In an exclu­sive inter­view with MadameNoire for Men­tal Health Aware­ness Month, Jenifer Lewis opened up about her diag­no­sis with bipo­lar dis­or­der and her strug­gle to accept treat­ment.

“Some­times I sus­pect­ed that some­thing was not quite right,” Lewis said. “Espe­cial­ly dur­ing the time when the AIDS epi­dem­ic was at its height and my grief was pret­ty much out of con­trol. No one was talk­ing about bi-polar dis­or­der and men­tal ill­ness back then. I had lost so many friends and loved ones. My spi­ral into depres­sion was over­whelm­ing; I could not func­tion. That’s when I couldn’t ignore the fact that some­thing was wrong any­more.”

Lewis was first diag­nosed with bipo­lar dis­or­der in 1990. How­ev­er, she neglect­ed the required med­i­c­i­nal treat­ment for the dis­ease for four years.

 “I didn’t want to take the med­ica­tion at all. Nobody ever real­ly does.”

“I was see­ing a psy­chother­a­pist and that was very help­ful, but I was hell-bent on not tak­ing med­ica­tion because I did not want it to inter­fere with that extra edge, that extra high that we get.

Lewis not­ed it was at the advice of a friend that she then sought help:

“A friend of mine noticed that I wasn’t right and loved me enough to tell me. That’s what I real­ly want to get out there, that we all need to pay atten­tion. Pay atten­tion to your friends, pay atten­tion to that cousin that jumps up on the pic­nic table at the fam­i­ly reunion and goes a lit­tle too ‘nut­ty,’ you know what I mean? Pay atten­tion to that aunt that’s down in the base­ment that nev­er comes upstairs. We have to pay atten­tion to our friends, pay atten­tion to your fam­i­ly and offer a hand.”

“It doesn’t have to be a big deal.”

“There was no great reac­tion, every­body knew I was ‘crazy’ before and after the diag­no­sis. I was still me. It is true that [bi-polar dis­or­der] is a big deal, but if you learn how to man­age it, it doesn’t have to be a big deal. You can learn the skills to take care of your­self – just like I did.”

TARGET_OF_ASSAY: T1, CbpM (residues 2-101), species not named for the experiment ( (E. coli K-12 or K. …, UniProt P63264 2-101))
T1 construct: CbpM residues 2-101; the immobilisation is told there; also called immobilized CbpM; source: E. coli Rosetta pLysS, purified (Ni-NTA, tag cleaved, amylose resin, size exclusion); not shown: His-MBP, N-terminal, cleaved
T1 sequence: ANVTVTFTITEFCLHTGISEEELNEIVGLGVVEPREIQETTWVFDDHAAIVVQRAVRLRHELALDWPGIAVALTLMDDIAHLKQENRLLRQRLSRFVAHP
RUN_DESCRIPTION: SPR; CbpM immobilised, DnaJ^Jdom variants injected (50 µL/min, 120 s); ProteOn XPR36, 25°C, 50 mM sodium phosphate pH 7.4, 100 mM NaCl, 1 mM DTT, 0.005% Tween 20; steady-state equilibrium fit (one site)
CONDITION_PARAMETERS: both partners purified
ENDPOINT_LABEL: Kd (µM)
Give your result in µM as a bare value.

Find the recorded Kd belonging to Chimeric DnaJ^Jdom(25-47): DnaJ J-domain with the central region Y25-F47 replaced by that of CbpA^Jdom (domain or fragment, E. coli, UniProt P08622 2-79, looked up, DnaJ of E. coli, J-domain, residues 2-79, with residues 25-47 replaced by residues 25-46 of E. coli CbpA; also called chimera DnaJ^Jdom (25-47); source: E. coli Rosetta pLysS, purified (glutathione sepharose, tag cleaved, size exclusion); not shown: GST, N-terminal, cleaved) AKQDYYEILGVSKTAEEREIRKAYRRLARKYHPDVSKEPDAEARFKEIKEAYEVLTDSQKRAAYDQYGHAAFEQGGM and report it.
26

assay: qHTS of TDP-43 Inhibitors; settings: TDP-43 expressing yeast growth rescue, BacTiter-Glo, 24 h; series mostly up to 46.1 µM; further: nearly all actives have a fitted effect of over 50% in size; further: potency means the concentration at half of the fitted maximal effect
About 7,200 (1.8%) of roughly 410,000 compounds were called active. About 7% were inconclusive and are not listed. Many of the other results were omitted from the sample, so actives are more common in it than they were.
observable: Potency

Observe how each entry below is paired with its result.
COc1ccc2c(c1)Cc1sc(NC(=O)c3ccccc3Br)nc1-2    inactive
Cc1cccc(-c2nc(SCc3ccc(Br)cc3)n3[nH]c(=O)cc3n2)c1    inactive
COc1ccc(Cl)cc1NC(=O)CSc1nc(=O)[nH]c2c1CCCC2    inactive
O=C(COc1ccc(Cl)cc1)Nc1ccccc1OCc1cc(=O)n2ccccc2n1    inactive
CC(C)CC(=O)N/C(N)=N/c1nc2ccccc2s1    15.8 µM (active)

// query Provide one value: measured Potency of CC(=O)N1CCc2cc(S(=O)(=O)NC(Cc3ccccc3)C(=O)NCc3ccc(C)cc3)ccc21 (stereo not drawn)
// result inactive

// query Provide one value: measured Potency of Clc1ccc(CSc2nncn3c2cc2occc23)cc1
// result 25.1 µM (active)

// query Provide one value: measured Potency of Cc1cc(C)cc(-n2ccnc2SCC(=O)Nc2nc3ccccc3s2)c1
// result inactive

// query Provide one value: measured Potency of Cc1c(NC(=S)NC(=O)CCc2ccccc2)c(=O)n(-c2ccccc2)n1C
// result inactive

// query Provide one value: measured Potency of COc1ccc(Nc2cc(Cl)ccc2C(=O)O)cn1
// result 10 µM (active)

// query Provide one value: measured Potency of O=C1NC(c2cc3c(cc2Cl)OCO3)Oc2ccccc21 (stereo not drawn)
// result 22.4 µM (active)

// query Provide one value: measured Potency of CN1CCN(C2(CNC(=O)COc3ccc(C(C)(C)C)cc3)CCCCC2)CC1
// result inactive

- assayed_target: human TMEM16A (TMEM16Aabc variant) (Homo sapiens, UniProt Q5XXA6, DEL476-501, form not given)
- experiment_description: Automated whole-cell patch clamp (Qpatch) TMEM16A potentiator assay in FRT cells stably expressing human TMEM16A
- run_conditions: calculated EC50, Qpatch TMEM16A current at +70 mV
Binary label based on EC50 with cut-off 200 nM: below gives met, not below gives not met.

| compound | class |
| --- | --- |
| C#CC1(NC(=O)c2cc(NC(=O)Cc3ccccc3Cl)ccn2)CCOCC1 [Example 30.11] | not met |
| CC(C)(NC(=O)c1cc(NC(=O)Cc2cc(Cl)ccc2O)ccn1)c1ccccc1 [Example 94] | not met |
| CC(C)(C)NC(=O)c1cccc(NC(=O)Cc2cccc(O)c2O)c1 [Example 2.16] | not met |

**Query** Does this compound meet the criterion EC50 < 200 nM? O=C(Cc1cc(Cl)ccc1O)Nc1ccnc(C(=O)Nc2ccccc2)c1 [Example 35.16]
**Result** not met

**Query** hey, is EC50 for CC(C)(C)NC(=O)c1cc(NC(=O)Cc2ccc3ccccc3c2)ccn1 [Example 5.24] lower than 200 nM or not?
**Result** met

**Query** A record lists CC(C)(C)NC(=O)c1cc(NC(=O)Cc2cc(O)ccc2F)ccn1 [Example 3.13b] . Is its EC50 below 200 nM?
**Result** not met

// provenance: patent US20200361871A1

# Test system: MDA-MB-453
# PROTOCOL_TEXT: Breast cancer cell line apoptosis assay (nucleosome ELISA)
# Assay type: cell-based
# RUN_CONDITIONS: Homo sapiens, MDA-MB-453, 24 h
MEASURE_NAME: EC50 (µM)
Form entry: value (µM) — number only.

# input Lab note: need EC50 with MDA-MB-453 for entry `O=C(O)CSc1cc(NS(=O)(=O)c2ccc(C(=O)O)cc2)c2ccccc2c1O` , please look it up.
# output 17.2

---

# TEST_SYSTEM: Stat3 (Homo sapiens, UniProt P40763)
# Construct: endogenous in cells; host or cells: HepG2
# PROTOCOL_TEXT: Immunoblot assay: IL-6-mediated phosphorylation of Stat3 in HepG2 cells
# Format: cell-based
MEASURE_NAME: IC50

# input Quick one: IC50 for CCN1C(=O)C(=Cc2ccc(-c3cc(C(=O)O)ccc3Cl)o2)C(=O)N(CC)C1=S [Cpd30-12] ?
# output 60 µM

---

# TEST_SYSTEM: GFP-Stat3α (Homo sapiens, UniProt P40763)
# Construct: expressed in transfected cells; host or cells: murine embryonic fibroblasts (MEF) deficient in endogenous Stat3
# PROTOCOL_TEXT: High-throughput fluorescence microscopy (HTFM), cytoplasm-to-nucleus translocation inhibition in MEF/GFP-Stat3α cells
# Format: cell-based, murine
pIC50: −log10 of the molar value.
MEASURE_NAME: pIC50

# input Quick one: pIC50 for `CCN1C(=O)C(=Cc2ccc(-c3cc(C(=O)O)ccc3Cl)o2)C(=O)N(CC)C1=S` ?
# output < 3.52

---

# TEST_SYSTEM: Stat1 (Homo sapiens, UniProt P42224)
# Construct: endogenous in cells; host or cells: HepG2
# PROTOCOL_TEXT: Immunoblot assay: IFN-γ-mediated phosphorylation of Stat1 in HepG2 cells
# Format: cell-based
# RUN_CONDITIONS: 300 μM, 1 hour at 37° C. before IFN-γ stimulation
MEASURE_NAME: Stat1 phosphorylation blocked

Read the full inter­view here.

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4 Comments on "Black-ish Actress Jenifer Lewis Opens Up About Living With Bipolar Disorder"

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Raymond Adams

Thank you for being vul­ner­a­ble, and dis­clos­ing this ill­ness­es for the rest of the Black com­mu­ni­ty to see and hope­ful­ly seek treat­ment from a trained, degreed, and licensed men­tal health pro­fes­sion­al.

ss (short & sweet)

A friend men­tioned they had the plea­sure of meet­ing Ms. Lewis on a cruise (years ago). They men­tioned she was so inter­est­ing and ener­getic — the joie de vivre was so “on” they couldn’t keep up. Bipo­lar dis­ease is like that. Through it all Ms Lewis remains an inspir­ing and beau­ti­ful per­sona. You are appre­ci­at­ed!


Glad she is get­ting help, we CAN’T ignore our­selves any longer!


I am glad she is final­ly real­iz­ing she needs help..Especially as black women, we are told to suck it strong, or some.other thing. We often act out in werid ways because we tru­ly need help. Good for her and oth­ers for much need­ed help.